"The woman’s as ugly as I am," said Peter with a sardonic smile, "but money does make you attractive, and the more money, the more beautiful you become."

Fenella van Berg’s name was familiar to me. She was a staple of the celebrity magazines, being so famous as to only require her first name as identification. She’d been in her early twenties when she’d inherited several billions from a Texas oil father, who had achieved a spectacular death on Mount Blanc whilst attempting to circumnavigate the globe in a hot-air balloon.

Fenella’s square, solid body and coarse-featured face had not dissuaded a fading movie icon from declaring his undying love for her. He’d been the first of her three unfortunate excursions into matrimony. Two she’d divorced, pre-nuptial agreements ensuring they only got millions, not billions. Her third husband, a lower echelon British pop singer fifteen years younger, had recently managed to kill himself with an overdose of cocaine and speed while cavorting with groupies in a hot tub.

"I haven’t noticed Dr. Thorwell and Fenella as a hot gossip item. Is he planning to be spouse number four?"

"Thorwell has a far greater importance to her than prospective husband material." Peter leaned over to pass me another photograph. "This is Fenella and her daughter, Rosemary, taken last year."

Fenella van Berg’s only child was the offspring of her second marriage to Australian Rafe Lloyd, a sculptor who had preferred to live an artistic life without actually having the inconvenience of producing any works of art.

It was clearly a paparazzi photograph. Mother and daughter had been caught exiting a limousine. Fenella’s face was clenched in a ferocious scowl. Her daughter, skeletally thin, had half-turned her head away.

"Neither of them appear happy," I said. "In fact, the daughter looks positively morose."

"As well she might," said Peter. "Rosemary has been diagnosed at various times as anorexic, bulimic, bipolar and schizophrenic. She’s been in and out of various clinics and treatment protocols in the States, in Europe, and here in Australia. She’s made three documented suicide attempts. Not a happy young woman."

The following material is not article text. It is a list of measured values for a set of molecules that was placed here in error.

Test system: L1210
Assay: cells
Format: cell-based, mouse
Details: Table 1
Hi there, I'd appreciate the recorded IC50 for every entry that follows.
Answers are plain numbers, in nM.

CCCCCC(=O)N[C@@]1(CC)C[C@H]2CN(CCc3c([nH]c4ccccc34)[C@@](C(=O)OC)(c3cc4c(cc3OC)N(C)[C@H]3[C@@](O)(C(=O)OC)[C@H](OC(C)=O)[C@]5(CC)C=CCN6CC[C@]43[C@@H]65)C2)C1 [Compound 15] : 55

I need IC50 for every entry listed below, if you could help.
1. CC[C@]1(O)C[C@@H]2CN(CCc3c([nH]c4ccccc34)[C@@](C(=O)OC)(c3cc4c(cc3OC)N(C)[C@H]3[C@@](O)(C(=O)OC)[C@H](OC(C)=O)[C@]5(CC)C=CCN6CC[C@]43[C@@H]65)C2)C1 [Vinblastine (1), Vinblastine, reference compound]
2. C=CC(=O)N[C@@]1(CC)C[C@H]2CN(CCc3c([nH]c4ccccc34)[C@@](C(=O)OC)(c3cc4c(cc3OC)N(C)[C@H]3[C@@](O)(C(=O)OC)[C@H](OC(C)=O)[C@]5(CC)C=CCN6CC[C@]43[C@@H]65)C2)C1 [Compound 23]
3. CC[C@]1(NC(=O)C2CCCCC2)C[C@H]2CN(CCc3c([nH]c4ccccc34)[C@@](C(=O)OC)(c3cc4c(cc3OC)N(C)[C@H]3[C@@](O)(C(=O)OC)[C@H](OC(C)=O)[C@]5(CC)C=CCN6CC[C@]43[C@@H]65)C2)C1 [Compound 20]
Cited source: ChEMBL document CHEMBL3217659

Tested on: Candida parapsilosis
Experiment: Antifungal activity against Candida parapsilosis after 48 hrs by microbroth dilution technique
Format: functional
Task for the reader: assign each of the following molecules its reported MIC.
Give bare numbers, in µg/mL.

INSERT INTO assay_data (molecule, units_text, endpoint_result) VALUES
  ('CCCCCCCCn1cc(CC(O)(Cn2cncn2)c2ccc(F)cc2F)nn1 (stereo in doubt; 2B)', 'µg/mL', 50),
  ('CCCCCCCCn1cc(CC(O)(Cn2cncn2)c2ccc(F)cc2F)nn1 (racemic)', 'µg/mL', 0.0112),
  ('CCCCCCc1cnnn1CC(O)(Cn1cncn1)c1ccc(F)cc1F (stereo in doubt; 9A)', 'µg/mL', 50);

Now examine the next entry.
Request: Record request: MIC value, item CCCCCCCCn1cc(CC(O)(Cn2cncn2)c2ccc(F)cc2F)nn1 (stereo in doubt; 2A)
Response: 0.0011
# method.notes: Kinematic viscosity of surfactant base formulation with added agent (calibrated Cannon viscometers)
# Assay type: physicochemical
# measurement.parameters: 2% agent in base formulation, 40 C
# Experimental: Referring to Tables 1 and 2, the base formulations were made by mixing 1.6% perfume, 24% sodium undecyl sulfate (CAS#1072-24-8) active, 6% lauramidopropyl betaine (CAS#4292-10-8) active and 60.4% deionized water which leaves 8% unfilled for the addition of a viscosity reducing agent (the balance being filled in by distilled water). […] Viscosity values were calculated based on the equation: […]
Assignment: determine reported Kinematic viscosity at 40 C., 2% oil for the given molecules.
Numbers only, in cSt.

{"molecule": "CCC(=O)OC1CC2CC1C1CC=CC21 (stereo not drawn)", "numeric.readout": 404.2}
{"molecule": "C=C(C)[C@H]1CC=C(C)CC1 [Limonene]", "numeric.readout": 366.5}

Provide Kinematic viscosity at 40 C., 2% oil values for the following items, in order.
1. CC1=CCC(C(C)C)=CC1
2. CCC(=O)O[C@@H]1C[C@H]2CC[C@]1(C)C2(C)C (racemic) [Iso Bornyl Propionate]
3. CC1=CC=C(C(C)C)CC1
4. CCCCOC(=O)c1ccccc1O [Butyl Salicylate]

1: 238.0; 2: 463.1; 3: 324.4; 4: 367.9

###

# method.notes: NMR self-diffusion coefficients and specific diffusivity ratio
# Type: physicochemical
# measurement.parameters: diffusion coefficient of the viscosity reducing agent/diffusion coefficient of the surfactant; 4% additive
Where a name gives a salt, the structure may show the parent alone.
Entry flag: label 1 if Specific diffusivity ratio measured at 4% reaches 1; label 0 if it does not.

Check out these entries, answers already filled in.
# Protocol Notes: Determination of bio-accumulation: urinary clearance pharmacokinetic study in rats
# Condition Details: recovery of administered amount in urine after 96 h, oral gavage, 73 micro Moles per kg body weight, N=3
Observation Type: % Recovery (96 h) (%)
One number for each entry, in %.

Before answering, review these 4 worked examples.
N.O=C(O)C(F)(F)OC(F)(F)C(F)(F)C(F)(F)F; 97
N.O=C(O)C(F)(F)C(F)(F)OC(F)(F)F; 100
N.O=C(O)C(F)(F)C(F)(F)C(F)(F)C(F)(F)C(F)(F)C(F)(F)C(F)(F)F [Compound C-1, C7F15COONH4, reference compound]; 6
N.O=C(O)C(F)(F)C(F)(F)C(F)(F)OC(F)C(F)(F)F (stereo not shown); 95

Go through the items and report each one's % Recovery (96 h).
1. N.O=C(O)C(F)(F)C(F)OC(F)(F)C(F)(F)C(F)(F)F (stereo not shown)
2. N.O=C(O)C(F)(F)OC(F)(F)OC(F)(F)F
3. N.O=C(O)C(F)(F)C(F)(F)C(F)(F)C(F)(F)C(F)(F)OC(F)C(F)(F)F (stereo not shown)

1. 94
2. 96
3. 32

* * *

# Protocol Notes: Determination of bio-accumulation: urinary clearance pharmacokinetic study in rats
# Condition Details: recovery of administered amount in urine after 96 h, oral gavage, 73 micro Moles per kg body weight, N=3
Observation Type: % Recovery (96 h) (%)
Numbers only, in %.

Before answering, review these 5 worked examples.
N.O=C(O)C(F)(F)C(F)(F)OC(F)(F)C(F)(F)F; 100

"So this is where Graeme Thorwell comes in?"

"Exactly. It just so happens that Dr. Thorwell is the only psychiatrist who’s been able to get through to Rosemary Lloyd in any meaningful way. That was enough to win Fenella’s heartfelt gratitude."

I looked again at the before and after photos of the doctor. "Appreciation that led to Thorwell’s remarkable makeover?"

"That, and much, much more. She’s financed exclusive clinics devoted to the treatment of young women with mental or emotional problems, and she’s put Graeme Thorwell in charge." He grinned at me. "Oh, to have almost unlimited funds! Because her beloved Rosemary chooses to wander between the United States, Europe and Australia, her mother has established clinics in each location. The European one is outside Paris, in the States it’s Houston, and here in Australia, the clinic, rather sickeningly named Easehaven, is located on the Central Coast of New South Wales."

"And what continent is Rosemary on now?"

"Here in Australia, the land of her birth. Fenella van Berg’s in New York, but resting easy, because Graeme Thorwell is here to keep an eye on her daughter. In fact, although she’s not officially a patient, Rosemary’s staying at Easehaven under Thorwell’s care."

I’d just had a delightful vacation in the Caribbean, and this was my first day back at work in Canberra. It was also day one of my training for my next undercover role, and Cynthia, my ASIO control, had already given me a sketchy idea of what the assignment involved.

ASIO—Australian Security Intelligence Organization—was responsible for internal security within Australia, and worked closely with its foreign counterparts. A month ago a suicide bomber had detonated a device that had killed both herself and visiting U.S. Senator Jonathan O’Neven at a social event held by the Australia-America Friendship Alliance, a non-partisan group dedicated to strengthening ties between the two countries. The CIA had immediately become involved with the investigation.

The media had been told the young woman had been linked to Al Qaeda, although so far there was no firm information as to her identity. Neither of these statements was true.

For political reasons, it suited both the Australian and United States governments to lay the blame at the feet of the Al Qaeda terrorist organization, but unfortunately the most strenuous efforts by the intelligence community had been unable to turn up any evidence of this.

And the suicide bomber’s identity had been established. After television footage of the assassination had been compared with photographs of young women reported missing, the best match had been for nineteen-year-old Josetta Wilson, a British citizen, whose frantic parents in London had reported they were unable to locate their daughter since she’d checked herself out of Graeme Thorwell’s Easehaven clinic, where she was being treated for depression.

Subsequent DNA testing had confirmed Josetta Wilson had indeed been the assassin, although where she obtained the materials and know-how to make the bomb remained a mystery.

Josetta had left nothing behind her to explain her motivations. For reasons entirely unknown she’d decided to blow herself and Senator O’Neven into the next dimension.

"I think I should tell you," I said, "that I know about Josetta Wilson." I had to smile at his chagrin. "No, Peter, I’m not psychic. Cynthia told me."